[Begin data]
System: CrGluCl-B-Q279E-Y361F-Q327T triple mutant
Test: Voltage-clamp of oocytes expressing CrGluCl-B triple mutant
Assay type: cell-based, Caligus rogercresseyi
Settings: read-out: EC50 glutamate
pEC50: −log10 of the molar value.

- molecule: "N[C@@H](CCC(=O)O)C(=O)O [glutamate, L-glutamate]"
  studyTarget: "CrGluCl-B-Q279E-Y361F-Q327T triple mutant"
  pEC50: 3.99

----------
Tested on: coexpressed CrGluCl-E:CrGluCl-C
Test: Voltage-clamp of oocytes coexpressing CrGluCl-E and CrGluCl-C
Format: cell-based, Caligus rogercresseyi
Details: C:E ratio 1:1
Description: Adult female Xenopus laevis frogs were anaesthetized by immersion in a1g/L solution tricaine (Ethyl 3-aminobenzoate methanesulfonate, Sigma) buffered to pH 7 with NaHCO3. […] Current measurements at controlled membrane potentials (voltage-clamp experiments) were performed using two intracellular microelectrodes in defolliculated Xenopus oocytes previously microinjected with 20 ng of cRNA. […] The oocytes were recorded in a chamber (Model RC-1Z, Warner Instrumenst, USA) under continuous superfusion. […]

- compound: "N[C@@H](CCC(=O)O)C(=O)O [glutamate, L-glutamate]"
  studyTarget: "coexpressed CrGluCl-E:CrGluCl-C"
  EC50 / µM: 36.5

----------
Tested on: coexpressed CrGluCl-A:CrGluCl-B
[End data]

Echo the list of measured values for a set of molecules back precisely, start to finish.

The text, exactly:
System: CrGluCl-B-Q279E-Y361F-Q327T triple mutant
Test: Voltage-clamp of oocytes expressing CrGluCl-B triple mutant
Assay type: cell-based, Caligus rogercresseyi
Settings: read-out: EC50 glutamate
pEC50: −log10 of the molar value.

- molecule: "N[C@@H](CCC(=O)O)C(=O)O [glutamate, L-glutamate]"
  studyTarget: "CrGluCl-B-Q279E-Y361F-Q327T triple mutant"
  pEC50: 3.99

----------
Tested on: coexpressed CrGluCl-E:CrGluCl-C
Test: Voltage-clamp of oocytes coexpressing CrGluCl-E and CrGluCl-C
Format: cell-based, Caligus rogercresseyi
Details: C:E ratio 1:1
Description: Adult female Xenopus laevis frogs were anaesthetized by immersion in a1g/L solution tricaine (Ethyl 3-aminobenzoate methanesulfonate, Sigma) buffered to pH 7 with NaHCO3. […] Current measurements at controlled membrane potentials (voltage-clamp experiments) were performed using two intracellular microelectrodes in defolliculated Xenopus oocytes previously microinjected with 20 ng of cRNA. […] The oocytes were recorded in a chamber (Model RC-1Z, Warner Instrumenst, USA) under continuous superfusion. […]

- compound: "N[C@@H](CCC(=O)O)C(=O)O [glutamate, L-glutamate]"
  studyTarget: "coexpressed CrGluCl-E:CrGluCl-C"
  EC50 / µM: 36.5

----------
Tested on: coexpressed CrGluCl-A:CrGluCl-B